SCARCELY sixteen years old
Is Pepita ! (You understand,
A breath of this sunny land
Turns green fruit into gold:
A maiden’s conscious blood
In the cheek of girlhood glows;
A bud slips into a rose
Before it is quite a bud!)
And I in Seville, —sedate,
An American, with an eye
For that strip of indigo sky
Half-glimpsed through a Moorish gate, —
I see her, sitting up there,
With tortoise-shell comb and fan;
Red-lipped, but a trifle wan,
Because of her coal-black hair ;
And the hair a trifle dull,
Because of the eyes beneath,
And the radiance of her teeth
When her smile is at its full !
Against the balcony rail
She leans, and looks on the street ;
Her lashes, long and discreet,
Shading her eyes like a veil.
Held by a silver dart,
The mantilla’s delicate lace
Falls each side of her face
And crosswise over her heart.
This is Pepita, — this
Her hour for taking her ease:
A lover under the trees
In the calle were not amiss!
Well, I must needs pass by,
With a furtive glance, be it said,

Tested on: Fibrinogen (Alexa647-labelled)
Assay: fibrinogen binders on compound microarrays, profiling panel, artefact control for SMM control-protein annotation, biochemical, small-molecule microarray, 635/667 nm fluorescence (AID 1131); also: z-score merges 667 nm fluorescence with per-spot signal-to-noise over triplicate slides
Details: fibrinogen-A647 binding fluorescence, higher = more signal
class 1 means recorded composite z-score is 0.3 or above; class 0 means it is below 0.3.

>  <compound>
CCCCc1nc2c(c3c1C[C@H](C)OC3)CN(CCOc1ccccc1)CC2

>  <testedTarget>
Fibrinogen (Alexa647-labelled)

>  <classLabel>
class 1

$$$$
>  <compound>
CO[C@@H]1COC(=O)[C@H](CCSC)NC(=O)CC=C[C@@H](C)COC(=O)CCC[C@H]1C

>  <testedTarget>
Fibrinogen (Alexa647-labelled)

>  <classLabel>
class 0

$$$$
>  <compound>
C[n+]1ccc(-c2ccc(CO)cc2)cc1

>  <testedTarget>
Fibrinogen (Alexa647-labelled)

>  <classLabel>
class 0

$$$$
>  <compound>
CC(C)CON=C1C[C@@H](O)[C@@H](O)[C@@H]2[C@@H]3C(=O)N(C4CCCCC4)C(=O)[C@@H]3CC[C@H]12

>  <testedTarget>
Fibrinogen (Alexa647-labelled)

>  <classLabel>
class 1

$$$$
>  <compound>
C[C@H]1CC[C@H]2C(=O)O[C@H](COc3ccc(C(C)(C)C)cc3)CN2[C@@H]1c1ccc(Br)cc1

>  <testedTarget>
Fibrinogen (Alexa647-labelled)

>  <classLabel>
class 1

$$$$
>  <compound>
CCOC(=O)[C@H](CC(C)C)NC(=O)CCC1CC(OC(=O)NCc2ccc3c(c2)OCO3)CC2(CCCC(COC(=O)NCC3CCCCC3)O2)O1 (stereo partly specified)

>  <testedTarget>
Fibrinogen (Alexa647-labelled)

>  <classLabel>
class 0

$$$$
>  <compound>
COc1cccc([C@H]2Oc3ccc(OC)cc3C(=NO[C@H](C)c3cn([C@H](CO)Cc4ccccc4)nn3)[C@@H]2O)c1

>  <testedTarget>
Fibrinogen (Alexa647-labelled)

At the dusk Murillo head
And the Andalusian eye !
In the Plaza I hear the sounds
Of guitar and castanet;
Although it is early yet,
The dancers are on their rounds.
Softly the sunlight falls
On the slim Giralda tower,
That now peals forth the hour
O’er broken ramparts and walls !
Ah, what glory and gloom
In this Arab-Spanish town !
What masonry, golden-brown,
And hung with tendril and bloom!
Place of forgotten kings ! —
With fountains that never play,
And gardens where day by day
The lonely cicada sings !
Traces are everywhere
Of the dusky race that came,
And passed, like a sudden flame,
Leaving their sighs in the air!
Taken with things like these,
Pepita fades out of my mind :
Pleasure enough I find
In Moorish column and frieze.
And yet I have my fears,
If this had been long ago,
I might—well, I do not know —
She with her sixteen years!
Thomas Bailey Aldrich.